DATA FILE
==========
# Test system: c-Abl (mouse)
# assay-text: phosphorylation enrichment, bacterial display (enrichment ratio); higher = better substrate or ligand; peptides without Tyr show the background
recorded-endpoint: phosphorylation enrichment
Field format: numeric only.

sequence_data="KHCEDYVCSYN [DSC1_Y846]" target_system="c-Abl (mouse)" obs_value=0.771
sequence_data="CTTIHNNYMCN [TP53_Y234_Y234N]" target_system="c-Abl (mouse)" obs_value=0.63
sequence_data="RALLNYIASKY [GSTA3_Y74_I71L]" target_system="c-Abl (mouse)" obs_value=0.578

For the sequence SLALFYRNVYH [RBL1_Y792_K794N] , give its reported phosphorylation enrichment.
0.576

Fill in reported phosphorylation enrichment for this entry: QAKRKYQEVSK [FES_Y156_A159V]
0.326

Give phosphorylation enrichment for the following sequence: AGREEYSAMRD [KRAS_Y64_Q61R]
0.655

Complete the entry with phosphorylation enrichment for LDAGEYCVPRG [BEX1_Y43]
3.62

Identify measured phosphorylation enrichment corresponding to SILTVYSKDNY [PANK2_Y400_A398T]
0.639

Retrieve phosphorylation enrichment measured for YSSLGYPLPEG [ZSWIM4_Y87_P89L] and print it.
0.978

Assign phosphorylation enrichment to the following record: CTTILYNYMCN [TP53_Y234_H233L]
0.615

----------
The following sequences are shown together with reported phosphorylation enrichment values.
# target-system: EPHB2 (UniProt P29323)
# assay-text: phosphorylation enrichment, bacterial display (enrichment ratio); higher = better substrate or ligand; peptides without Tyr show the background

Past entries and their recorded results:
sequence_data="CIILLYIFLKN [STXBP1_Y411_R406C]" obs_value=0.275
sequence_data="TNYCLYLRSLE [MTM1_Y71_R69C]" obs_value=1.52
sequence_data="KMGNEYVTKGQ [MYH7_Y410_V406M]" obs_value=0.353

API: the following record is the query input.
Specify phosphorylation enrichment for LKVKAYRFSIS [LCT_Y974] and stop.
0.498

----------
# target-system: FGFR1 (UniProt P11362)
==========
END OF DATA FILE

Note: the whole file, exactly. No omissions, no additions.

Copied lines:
# Test system: c-Abl (mouse)
# assay-text: phosphorylation enrichment, bacterial display (enrichment ratio); higher = better substrate or ligand; peptides without Tyr show the background
recorded-endpoint: phosphorylation enrichment
Field format: numeric only.

sequence_data="KHCEDYVCSYN [DSC1_Y846]" target_system="c-Abl (mouse)" obs_value=0.771
sequence_data="CTTIHNNYMCN [TP53_Y234_Y234N]" target_system="c-Abl (mouse)" obs_value=0.63
sequence_data="RALLNYIASKY [GSTA3_Y74_I71L]" target_system="c-Abl (mouse)" obs_value=0.578

For the sequence SLALFYRNVYH [RBL1_Y792_K794N] , give its reported phosphorylation enrichment.
0.576

Fill in reported phosphorylation enrichment for this entry: QAKRKYQEVSK [FES_Y156_A159V]
0.326

Give phosphorylation enrichment for the following sequence: AGREEYSAMRD [KRAS_Y64_Q61R]
0.655

Complete the entry with phosphorylation enrichment for LDAGEYCVPRG [BEX1_Y43]
3.62

Identify measured phosphorylation enrichment corresponding to SILTVYSKDNY [PANK2_Y400_A398T]
0.639

Retrieve phosphorylation enrichment measured for YSSLGYPLPEG [ZSWIM4_Y87_P89L] and print it.
0.978

Assign phosphorylation enrichment to the following record: CTTILYNYMCN [TP53_Y234_H233L]
0.615

----------
The following sequences are shown together with reported phosphorylation enrichment values.
# target-system: EPHB2 (UniProt P29323)
# assay-text: phosphorylation enrichment, bacterial display (enrichment ratio); higher = better substrate or ligand; peptides without Tyr show the background

Past entries and their recorded results:
sequence_data="CIILLYIFLKN [STXBP1_Y411_R406C]" obs_value=0.275
sequence_data="TNYCLYLRSLE [MTM1_Y71_R69C]" obs_value=1.52
sequence_data="KMGNEYVTKGQ [MYH7_Y410_V406M]" obs_value=0.353

API: the following record is the query input.
Specify phosphorylation enrichment for LKVKAYRFSIS [LCT_Y974] and stop.
0.498

----------
# target-system: FGFR1 (UniProt P11362)